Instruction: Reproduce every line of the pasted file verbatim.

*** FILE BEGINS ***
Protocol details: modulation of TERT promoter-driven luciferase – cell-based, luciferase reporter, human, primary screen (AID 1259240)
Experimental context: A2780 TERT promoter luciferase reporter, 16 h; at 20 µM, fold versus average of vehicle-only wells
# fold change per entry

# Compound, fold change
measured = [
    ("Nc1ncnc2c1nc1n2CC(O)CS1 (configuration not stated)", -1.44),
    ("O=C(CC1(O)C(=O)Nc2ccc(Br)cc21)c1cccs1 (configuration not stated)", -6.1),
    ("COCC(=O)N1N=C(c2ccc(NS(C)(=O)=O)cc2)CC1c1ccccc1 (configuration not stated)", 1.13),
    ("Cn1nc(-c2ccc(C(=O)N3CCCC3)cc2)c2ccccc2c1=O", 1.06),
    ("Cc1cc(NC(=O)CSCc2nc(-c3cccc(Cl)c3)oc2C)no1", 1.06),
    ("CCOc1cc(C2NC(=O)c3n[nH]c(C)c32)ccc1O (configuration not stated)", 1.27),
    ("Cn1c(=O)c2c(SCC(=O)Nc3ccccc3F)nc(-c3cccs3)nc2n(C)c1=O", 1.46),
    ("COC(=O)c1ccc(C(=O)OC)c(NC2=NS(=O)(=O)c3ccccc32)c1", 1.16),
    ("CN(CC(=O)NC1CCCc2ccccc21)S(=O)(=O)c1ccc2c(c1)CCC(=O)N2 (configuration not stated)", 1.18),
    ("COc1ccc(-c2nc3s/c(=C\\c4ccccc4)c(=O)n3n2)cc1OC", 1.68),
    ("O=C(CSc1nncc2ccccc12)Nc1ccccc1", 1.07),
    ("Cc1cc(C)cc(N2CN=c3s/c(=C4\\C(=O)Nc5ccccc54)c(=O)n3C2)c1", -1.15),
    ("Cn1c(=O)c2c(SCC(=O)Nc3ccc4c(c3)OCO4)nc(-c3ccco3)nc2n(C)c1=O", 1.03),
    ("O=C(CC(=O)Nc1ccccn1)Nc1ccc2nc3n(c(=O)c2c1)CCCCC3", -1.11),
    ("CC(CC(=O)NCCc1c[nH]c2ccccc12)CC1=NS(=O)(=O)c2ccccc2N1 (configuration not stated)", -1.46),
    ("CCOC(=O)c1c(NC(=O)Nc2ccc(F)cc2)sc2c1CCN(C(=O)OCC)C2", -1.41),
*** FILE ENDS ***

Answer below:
Protocol details: modulation of TERT promoter-driven luciferase – cell-based, luciferase reporter, human, primary screen (AID 1259240)
Experimental context: A2780 TERT promoter luciferase reporter, 16 h; at 20 µM, fold versus average of vehicle-only wells
# fold change per entry

# Compound, fold change
measured = [
    ("Nc1ncnc2c1nc1n2CC(O)CS1 (configuration not stated)", -1.44),
    ("O=C(CC1(O)C(=O)Nc2ccc(Br)cc21)c1cccs1 (configuration not stated)", -6.1),
    ("COCC(=O)N1N=C(c2ccc(NS(C)(=O)=O)cc2)CC1c1ccccc1 (configuration not stated)", 1.13),
    ("Cn1nc(-c2ccc(C(=O)N3CCCC3)cc2)c2ccccc2c1=O", 1.06),
    ("Cc1cc(NC(=O)CSCc2nc(-c3cccc(Cl)c3)oc2C)no1", 1.06),
    ("CCOc1cc(C2NC(=O)c3n[nH]c(C)c32)ccc1O (configuration not stated)", 1.27),
    ("Cn1c(=O)c2c(SCC(=O)Nc3ccccc3F)nc(-c3cccs3)nc2n(C)c1=O", 1.46),
    ("COC(=O)c1ccc(C(=O)OC)c(NC2=NS(=O)(=O)c3ccccc32)c1", 1.16),
    ("CN(CC(=O)NC1CCCc2ccccc21)S(=O)(=O)c1ccc2c(c1)CCC(=O)N2 (configuration not stated)", 1.18),
    ("COc1ccc(-c2nc3s/c(=C\\c4ccccc4)c(=O)n3n2)cc1OC", 1.68),
    ("O=C(CSc1nncc2ccccc12)Nc1ccccc1", 1.07),
    ("Cc1cc(C)cc(N2CN=c3s/c(=C4\\C(=O)Nc5ccccc54)c(=O)n3C2)c1", -1.15),
    ("Cn1c(=O)c2c(SCC(=O)Nc3ccc4c(c3)OCO4)nc(-c3ccco3)nc2n(C)c1=O", 1.03),
    ("O=C(CC(=O)Nc1ccccn1)Nc1ccc2nc3n(c(=O)c2c1)CCCCC3", -1.11),
    ("CC(CC(=O)NCCc1c[nH]c2ccccc12)CC1=NS(=O)(=O)c2ccccc2N1 (configuration not stated)", -1.46),
    ("CCOC(=O)c1c(NC(=O)Nc2ccc(F)cc2)sc2c1CCN(C(=O)OCC)C2", -1.41),